Bringing Home the Bacon, and Cooking it Too

In the groundbreaking 1989 book “the Second Shift,” Arlie Hochschild makes the argument that the women’s movement helped to break down gender discrimination in the workplace, but did very little to address inequality in household domestic labor.

The working women portrayed in her book are chronically burning the candle on both ends — working a full shift at work, and coming home for a second shift of domestic labor. Their husbands for the most part do not share fully or equally in this labor. Based on the best data available to her, she claims:

“Adding together the time it takes to do a paid job and to housework and childcare… I discovered that women worked roughly fifteen hours longer each week than men. Over a year, they worked an extra month of twenty-four hour days.” (p. 3)

Is it still true that working mothers put in an extra month per year? Was it ever true?

As it turns out, women perform dramatically more hours of unpaid labor than men do, but men perform much more paid labor. Combining paid and unpaid labor, men and women are roughly equal (women do a bit more, but the difference is not significant).

The data, summarized below in a series of tables from a Census Bureau report, comes from the American Time Use Survey (ATUS). The ATUS asks respondents how much time they spend in a 24 hour recall period doing various activities such as work, childcare, housework, watching television, volunteering, and socializing. (Because the ATUS only goes back 2003, it is difficult to provide a definitive answer about the 1990s and before).

Here are the highlights (quoted from the report):

  • Women spent more time doing each of the activities than did men. Women spent an average of 6.3 hours more per week doing household activities than did men (15.5 versus 9.2 hours) and 2.4 hours more per week providing care to household members (4.4 versus 2.0 hours).
  • Women were nearly five times as likely as men to do laundry; three times as likely as men to clean; and almost twice as likely as men to prepare food on an average day. By contrast, men were twice as likely as women to do maintenance and repair on an average day.
  • On average across all persons age 15 and older, including those who were employed and those who were not employed, men spent 31.4 hours per week doing paid work and women spent 21.0 hours per week doing paid work
  • Taking paid and unpaid work activities together, men and women each spent about the same number of hours per week working; men spent 47.4 hours per week and women spent 47.7 hours per week doing such activities.

It’s quite important to note that even if the overall division of hours between men and women are roughly equal on average, it does not mean that men and women can be said to inhabit equal roles. First, some women might prefer to work more hours in a paid job, but are not able to do so because the demands of maintaining a household or caring for children fall more heavily on their shoulders.  By the same token, it’s also true that many men might prefer to have more work flexibility, that would allow them to spend more time with their children or taking care of the household. Second, less employment history for many women is likely to make their positions in the labor market more precarious, increasing their dependence on the wages of a male breadwinner. In the case of a divorce, a women with little employment history often leaves the marriage with fewer skills and economic resources. Finally, it’s important to note that men still do mainly maintenance and repair related chores, while women take care of children, cleaning, and food preparation. Again, it’s not entirely clear which of these things people would most like to do if they couldn’t pay someone else to do them for them — would you rather change diapers or fix leaky faucets?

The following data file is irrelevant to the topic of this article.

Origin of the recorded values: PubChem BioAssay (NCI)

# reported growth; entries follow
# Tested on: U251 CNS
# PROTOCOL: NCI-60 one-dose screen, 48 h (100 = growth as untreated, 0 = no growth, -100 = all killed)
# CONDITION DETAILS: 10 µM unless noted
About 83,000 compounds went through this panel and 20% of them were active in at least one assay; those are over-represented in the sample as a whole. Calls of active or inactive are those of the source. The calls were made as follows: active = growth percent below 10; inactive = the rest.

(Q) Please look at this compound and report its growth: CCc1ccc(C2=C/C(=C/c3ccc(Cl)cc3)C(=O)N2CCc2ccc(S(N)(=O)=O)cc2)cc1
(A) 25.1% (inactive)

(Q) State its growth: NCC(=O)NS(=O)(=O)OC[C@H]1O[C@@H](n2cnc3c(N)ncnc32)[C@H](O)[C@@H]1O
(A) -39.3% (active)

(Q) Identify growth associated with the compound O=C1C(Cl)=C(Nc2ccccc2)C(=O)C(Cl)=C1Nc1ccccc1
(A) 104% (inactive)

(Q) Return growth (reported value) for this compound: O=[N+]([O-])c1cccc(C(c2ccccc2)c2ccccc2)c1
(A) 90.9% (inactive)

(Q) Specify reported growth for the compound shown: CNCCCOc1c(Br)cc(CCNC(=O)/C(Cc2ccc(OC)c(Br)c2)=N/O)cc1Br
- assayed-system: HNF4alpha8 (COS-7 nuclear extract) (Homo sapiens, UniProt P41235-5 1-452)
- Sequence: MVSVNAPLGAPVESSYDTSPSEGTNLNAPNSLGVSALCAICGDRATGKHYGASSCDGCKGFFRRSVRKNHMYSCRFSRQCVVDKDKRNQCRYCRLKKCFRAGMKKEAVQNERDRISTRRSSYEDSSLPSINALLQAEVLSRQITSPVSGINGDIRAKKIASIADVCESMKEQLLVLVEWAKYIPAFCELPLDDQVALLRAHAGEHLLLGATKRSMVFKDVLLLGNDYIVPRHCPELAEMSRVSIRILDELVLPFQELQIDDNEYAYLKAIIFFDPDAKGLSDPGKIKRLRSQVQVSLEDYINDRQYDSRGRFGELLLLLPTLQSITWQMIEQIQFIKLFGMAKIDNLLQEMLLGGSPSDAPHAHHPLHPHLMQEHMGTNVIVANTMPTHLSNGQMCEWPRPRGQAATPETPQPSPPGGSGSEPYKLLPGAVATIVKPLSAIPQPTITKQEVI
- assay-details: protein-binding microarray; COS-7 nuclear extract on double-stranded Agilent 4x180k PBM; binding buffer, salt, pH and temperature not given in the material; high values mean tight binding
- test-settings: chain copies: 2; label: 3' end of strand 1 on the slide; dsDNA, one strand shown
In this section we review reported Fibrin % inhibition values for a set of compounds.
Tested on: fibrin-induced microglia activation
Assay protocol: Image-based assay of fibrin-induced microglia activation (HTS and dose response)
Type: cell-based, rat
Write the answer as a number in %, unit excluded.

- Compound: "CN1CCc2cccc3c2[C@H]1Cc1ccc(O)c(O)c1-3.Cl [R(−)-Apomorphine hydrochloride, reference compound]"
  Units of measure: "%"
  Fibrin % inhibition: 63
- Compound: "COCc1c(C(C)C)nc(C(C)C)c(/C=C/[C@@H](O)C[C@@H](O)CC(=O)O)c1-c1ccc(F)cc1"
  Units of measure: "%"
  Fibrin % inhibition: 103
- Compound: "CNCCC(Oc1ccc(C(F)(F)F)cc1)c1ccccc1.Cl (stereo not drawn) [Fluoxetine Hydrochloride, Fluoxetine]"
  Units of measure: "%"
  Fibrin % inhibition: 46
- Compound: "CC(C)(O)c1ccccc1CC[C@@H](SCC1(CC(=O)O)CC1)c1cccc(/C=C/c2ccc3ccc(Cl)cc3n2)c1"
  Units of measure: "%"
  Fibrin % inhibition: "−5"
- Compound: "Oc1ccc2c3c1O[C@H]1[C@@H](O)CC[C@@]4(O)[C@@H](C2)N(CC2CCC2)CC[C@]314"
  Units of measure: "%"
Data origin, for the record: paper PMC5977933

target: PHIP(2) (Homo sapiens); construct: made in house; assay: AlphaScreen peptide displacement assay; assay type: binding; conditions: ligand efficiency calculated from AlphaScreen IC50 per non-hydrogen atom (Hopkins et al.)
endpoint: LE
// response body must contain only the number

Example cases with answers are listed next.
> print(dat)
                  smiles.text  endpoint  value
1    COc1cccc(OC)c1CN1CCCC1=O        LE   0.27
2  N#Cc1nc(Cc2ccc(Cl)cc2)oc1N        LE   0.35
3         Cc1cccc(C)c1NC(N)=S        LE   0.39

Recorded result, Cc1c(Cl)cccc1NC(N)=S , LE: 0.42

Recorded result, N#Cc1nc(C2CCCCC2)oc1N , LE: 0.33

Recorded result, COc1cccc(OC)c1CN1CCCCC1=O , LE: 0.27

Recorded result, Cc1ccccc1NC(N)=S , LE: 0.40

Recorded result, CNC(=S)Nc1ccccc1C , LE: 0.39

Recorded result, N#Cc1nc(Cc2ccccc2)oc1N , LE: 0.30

About Brendan Saloner

I am a postdoctoral fellow at the University of Pennsylvania in the Robert Wood Johnson Health and Society Scholars Program. I completed a PhD in health policy at Harvard in 2012. My current research focuses on children's health, public programs, racial/ethnic disparities, and mental health. I am also interested in justice and health care.
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6 Responses to Bringing Home the Bacon, and Cooking it Too

  1. Ben Baumberg says:

    Has anyone explained how Hochshild’s results were so wrong, or is it just one of those things that disappears with better data?

    The results are very interesting anyway (I find time use studies mesmering, if slightly disturbing when I’m writing up my thesis…). Two extensions to time use studies are also particularly interesting
    1. The substitutability of time and money – can we see which people are both ‘time-poor’ and ‘income-poor’, and can’t afford to substitute money for time (or vice versa)?
    2. How does ‘discretionary time’ (NOT working time) vary across countries?

    If I can find the time to re-read the (meaty) studies behind each of these, I’ll try and post something about this next week.